 Q12     Q22    Q26    y 
                     Q16
                             Q26    Q66   xy 
                                          
                        x 
                      
                    Q  y 
                        
                        xy 
   and the components of the ‘transformed reduced
   stiffness matrix’ are as follows:



                                                    (How many
                                                    independent
                                                    constants among
                                                    these
                                                    transformed
                                                    components?)




In terms of
engineering
constants, we
have:
EXAMPLES:
            Nylon-reinforced elastomer
                    composite
Zinc (hexagonal   Carbon AS4/epoxy
  symmetry)           composite
Anisotropy of bone (J.   Biomechanics 1992)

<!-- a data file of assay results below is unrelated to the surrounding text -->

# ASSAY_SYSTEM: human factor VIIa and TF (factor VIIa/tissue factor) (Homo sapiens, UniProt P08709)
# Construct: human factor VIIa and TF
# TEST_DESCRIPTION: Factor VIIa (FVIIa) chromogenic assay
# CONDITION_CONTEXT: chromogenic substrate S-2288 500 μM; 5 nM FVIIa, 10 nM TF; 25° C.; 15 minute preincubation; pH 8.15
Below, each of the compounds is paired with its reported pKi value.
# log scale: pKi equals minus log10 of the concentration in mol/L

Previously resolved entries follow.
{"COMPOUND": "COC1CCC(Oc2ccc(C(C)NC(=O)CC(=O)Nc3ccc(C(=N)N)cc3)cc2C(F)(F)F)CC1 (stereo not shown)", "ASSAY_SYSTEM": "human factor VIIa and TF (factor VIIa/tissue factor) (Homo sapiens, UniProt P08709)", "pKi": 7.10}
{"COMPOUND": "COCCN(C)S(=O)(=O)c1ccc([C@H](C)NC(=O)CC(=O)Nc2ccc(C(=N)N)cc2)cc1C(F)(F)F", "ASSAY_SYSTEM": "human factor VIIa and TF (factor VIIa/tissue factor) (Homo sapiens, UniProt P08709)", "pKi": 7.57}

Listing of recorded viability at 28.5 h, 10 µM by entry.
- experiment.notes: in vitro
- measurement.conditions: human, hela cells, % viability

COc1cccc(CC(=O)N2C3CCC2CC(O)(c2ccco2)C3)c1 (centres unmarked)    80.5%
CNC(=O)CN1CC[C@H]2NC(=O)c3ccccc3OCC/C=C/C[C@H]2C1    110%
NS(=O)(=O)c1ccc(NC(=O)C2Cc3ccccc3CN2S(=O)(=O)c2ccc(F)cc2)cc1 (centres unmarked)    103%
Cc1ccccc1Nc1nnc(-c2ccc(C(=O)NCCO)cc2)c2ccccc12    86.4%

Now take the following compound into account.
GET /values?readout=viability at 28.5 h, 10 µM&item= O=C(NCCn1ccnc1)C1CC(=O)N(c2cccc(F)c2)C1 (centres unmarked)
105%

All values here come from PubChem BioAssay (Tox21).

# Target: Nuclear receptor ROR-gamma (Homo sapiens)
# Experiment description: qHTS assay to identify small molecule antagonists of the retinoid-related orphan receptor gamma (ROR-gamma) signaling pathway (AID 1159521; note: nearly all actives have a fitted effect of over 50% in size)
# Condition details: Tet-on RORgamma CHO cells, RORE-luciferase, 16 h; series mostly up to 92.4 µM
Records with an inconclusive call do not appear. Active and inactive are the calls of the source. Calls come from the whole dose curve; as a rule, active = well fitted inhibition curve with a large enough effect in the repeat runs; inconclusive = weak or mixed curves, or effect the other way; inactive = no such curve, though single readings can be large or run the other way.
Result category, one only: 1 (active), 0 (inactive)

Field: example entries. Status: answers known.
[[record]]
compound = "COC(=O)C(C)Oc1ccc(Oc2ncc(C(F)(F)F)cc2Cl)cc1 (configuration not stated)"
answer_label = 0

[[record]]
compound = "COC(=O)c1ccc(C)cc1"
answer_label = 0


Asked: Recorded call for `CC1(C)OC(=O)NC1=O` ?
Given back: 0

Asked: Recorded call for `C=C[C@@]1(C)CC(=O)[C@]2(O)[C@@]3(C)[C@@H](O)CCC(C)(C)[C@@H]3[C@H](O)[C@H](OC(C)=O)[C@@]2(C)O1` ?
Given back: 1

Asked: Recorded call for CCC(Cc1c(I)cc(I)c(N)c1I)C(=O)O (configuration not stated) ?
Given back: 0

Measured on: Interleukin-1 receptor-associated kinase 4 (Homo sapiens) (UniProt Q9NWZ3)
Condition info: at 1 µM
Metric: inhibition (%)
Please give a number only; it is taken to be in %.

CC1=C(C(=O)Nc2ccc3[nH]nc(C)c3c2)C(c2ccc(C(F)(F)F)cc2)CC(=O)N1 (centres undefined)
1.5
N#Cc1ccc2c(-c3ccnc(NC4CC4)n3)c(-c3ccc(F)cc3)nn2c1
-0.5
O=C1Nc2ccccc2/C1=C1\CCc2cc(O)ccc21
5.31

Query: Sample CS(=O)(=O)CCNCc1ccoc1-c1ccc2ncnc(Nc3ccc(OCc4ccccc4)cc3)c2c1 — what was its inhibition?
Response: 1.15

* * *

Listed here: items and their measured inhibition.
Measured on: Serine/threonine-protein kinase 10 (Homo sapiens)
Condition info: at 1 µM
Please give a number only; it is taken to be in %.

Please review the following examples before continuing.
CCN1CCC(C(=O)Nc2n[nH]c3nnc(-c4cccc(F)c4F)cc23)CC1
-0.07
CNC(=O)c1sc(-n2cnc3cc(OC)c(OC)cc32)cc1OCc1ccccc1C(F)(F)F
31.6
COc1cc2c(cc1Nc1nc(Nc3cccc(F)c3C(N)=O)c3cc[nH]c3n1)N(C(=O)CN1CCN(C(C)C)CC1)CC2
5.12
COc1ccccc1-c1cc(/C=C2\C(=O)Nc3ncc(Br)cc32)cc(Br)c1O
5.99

Therefore, from the relationships




it is clear that we must know (and find ways to measure and/or
predict) the principal elastic constants E 1, E2, G12, n12 !


This is the topic of micromechanics models
    Micromechanics models for elastic constants


1. Microstructural aspects

   The elastic constants can be measured through careful
   experiments. However, it is desirable to be able to reliably
   predict lamina properties as a function of constituent
   properties and geometric characteristics (such as fiber
   volume fraction and geometric packing characteristics).

   Thus we will be looking for a functional relationship of the